Precocious and Problematic? The Consequences of Youth Violent Victimization for Adolescent Sexual Behavior

Tara D. Warner, David F. Warner

Research output: Contribution to journalArticle

Abstract

Abstract: Purpose: Violent victimization is concentrated in adolescence and is disruptive to both the timing and sequencing of key life course transitions that occur during this developmental stage. Drawing on recent work establishing the interpersonal consequences of youth victimization, we examined the effect of violent victimization on adolescents’ timing of sexual debut and involvement in additional sexual risk behaviors (multiple sexual partnering and inconsistent contraceptive use). Methods: This study relied on secondary data analysis of 10,070 youth from four waves of the National Longitudinal Study of Adolescent to Adult Health (Add Health). To predict sexual debut and subsequent sexual risk-taking, analyses were limited to youth not yet sexually active at their wave I interview. Results: Findings from Cox proportional hazards models, negative binomial regression, and repeated measures ordinal logistic regression showed that adolescent victims of violence initiated sex sooner than non-victims and accumulated more sexual partners, but patterns varied by age at victimization. Youth victimized in late adolescence displayed an accelerated trajectory of sexual activity while youth victimized in early adolescence were less likely to debut or engage in other sexual risk behaviors (although younger victims were more likely to engage in other deviant activities). Conclusion: Sexual activity is a normative part of adolescent development, yet this study finds that violent victimization may disrupt the timing of this life course task, exacerbating deviant risk-taking and undermining youths’ subsequent well-being. This study also highlights the importance of life course criminology’s attention to timing in lives, given that the consequences of victimization varied by the age when it occurred.

Original languageEnglish (US)
JournalJournal of Developmental and Life-Course Criminology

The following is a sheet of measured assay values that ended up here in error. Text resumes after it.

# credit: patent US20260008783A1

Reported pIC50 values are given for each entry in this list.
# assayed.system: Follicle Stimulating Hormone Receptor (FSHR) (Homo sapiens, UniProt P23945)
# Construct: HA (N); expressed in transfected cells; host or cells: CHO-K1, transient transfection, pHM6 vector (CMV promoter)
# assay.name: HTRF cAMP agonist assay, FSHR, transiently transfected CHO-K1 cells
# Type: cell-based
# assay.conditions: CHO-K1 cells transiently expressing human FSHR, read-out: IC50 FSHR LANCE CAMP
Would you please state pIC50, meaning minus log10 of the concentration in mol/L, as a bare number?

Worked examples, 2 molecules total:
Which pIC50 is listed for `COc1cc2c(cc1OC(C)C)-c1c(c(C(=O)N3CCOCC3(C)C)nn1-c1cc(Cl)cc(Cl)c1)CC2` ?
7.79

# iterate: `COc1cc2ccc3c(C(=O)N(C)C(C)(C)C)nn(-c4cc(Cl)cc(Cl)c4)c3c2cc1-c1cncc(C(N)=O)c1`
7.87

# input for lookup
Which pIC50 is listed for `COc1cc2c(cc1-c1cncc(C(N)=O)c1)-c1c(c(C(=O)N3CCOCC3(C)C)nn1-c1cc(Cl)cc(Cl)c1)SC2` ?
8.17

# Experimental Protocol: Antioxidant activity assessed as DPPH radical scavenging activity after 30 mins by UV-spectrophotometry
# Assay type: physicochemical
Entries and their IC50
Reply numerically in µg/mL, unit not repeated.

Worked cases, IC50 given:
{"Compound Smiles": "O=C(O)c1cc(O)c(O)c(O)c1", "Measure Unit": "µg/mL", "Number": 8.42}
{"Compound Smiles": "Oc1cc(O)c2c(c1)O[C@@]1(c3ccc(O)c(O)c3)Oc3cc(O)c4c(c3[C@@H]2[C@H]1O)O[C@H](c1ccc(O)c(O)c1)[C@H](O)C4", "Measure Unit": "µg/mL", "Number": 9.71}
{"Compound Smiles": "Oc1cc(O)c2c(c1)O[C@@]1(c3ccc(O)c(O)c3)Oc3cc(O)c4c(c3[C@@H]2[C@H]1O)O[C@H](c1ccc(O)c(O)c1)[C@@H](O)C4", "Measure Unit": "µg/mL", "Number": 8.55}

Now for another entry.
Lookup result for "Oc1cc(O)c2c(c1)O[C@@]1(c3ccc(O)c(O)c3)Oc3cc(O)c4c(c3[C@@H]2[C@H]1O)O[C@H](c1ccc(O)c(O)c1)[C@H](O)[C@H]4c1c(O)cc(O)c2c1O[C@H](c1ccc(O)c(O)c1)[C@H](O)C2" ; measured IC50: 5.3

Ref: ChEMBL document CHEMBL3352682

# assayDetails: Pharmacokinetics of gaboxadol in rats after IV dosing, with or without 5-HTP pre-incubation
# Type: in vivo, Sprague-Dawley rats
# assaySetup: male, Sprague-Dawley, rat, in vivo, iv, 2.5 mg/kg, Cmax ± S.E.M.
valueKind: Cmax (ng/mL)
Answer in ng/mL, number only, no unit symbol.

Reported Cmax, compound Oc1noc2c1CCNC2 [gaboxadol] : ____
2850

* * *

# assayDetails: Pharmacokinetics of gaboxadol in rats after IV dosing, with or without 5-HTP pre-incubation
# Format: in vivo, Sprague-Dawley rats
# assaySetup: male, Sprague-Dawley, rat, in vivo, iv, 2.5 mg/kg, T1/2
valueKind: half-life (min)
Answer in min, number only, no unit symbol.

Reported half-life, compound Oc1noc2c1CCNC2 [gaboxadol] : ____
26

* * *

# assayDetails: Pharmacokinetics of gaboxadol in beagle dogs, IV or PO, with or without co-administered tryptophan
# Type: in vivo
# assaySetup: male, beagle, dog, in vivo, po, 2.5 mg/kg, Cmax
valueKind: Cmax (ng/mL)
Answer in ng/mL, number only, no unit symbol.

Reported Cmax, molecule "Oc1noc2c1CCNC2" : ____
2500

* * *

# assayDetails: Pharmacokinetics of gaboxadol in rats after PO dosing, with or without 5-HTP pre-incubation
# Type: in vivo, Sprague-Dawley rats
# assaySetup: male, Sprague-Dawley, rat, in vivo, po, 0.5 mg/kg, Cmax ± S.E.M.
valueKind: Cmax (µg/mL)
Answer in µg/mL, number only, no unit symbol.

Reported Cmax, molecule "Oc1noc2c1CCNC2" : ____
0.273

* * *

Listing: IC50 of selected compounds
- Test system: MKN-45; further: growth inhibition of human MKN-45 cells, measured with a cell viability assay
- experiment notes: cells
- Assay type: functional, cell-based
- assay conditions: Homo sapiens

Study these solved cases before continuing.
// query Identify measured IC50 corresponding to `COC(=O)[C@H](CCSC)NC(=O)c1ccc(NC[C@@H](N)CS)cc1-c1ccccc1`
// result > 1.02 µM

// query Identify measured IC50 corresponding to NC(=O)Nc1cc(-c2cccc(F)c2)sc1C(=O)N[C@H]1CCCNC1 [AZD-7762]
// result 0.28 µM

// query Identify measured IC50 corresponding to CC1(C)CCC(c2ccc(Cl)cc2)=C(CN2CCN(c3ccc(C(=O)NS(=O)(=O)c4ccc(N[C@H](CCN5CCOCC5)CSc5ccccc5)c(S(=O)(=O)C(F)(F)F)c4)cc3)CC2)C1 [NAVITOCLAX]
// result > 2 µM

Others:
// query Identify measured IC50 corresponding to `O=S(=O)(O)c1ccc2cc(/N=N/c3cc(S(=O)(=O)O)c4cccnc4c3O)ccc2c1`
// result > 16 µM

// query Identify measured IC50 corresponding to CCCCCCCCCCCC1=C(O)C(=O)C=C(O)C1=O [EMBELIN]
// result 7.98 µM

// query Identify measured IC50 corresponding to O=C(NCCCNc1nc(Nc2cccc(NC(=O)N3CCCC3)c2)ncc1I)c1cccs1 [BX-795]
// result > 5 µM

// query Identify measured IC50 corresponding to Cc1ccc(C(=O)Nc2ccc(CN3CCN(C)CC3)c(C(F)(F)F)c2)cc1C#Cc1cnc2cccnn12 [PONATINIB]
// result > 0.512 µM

DOIs
StateAccepted/In press - Jan 1 2019

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Adolescent Behavior
Crime Victims
Sexual Behavior
victimization
adolescent
adolescence
Risk-Taking
risk behavior
regression
secondary analysis
contraceptive
longitudinal study
data analysis
well-being
logistics
violence
Adolescent Development
Sexual Partners
interview
Contraceptive Agents

Keywords

  • Adolescence
  • Life-course criminology
  • Sexual debut
  • Sexual risk-taking
  • Victimization

ASJC Scopus subject areas

  • Applied Psychology
  • Law
  • Life-span and Life-course Studies

Cite this

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title = "Precocious and Problematic? The Consequences of Youth Violent Victimization for Adolescent Sexual Behavior",
abstract = "Abstract: Purpose: Violent victimization is concentrated in adolescence and is disruptive to both the timing and sequencing of key life course transitions that occur during this developmental stage. Drawing on recent work establishing the interpersonal consequences of youth victimization, we examined the effect of violent victimization on adolescents’ timing of sexual debut and involvement in additional sexual risk behaviors (multiple sexual partnering and inconsistent contraceptive use). Methods: This study relied on secondary data analysis of 10,070 youth from four waves of the National Longitudinal Study of Adolescent to Adult Health (Add Health). To predict sexual debut and subsequent sexual risk-taking, analyses were limited to youth not yet sexually active at their wave I interview. Results: Findings from Cox proportional hazards models, negative binomial regression, and repeated measures ordinal logistic regression showed that adolescent victims of violence initiated sex sooner than non-victims and accumulated more sexual partners, but patterns varied by age at victimization. Youth victimized in late adolescence displayed an accelerated trajectory of sexual activity while youth victimized in early adolescence were less likely to debut or engage in other sexual risk behaviors (although younger victims were more likely to engage in other deviant activities). Conclusion: Sexual activity is a normative part of adolescent development, yet this study finds that violent victimization may disrupt the timing of this life course task, exacerbating deviant risk-taking and undermining youths’ subsequent well-being. This study also highlights the importance of life course criminology’s attention to timing in lives, given that the consequences of victimization varied by the age when it occurred.",